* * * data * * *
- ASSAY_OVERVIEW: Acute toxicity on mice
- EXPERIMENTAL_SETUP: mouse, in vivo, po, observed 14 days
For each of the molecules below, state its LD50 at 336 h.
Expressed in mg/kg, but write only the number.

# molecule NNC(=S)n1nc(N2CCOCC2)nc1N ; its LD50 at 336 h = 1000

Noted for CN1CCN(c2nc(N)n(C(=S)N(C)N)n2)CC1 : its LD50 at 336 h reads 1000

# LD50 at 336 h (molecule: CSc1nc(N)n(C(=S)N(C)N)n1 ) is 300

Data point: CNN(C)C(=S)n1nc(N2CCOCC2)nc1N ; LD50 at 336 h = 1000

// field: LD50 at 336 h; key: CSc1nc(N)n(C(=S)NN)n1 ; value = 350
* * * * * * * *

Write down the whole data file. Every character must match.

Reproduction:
- ASSAY_OVERVIEW: Acute toxicity on mice
- EXPERIMENTAL_SETUP: mouse, in vivo, po, observed 14 days
For each of the molecules below, state its LD50 at 336 h.
Expressed in mg/kg, but write only the number.

# molecule NNC(=S)n1nc(N2CCOCC2)nc1N ; its LD50 at 336 h = 1000

Noted for CN1CCN(c2nc(N)n(C(=S)N(C)N)n2)CC1 : its LD50 at 336 h reads 1000

# LD50 at 336 h (molecule: CSc1nc(N)n(C(=S)N(C)N)n1 ) is 300

Data point: CNN(C)C(=S)n1nc(N2CCOCC2)nc1N ; LD50 at 336 h = 1000

// field: LD50 at 336 h; key: CSc1nc(N)n(C(=S)NN)n1 ; value = 350